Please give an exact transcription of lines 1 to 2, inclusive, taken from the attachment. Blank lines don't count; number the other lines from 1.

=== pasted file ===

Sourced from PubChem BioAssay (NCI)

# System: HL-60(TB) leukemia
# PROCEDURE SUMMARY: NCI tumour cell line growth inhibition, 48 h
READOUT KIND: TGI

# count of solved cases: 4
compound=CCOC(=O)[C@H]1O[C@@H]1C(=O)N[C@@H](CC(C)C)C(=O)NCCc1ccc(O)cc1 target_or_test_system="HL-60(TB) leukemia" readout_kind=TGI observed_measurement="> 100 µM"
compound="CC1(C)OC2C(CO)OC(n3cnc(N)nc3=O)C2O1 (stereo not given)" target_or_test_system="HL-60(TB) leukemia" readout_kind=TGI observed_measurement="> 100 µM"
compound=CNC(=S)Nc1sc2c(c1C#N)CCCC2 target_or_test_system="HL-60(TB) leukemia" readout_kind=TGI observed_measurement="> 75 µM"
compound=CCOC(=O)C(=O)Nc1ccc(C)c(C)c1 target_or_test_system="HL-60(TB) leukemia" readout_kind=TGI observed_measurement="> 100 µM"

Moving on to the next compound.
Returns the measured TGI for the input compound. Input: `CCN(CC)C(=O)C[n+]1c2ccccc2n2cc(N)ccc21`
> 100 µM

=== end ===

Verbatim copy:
Sourced from PubChem BioAssay (NCI)

# System: HL-60(TB) leukemia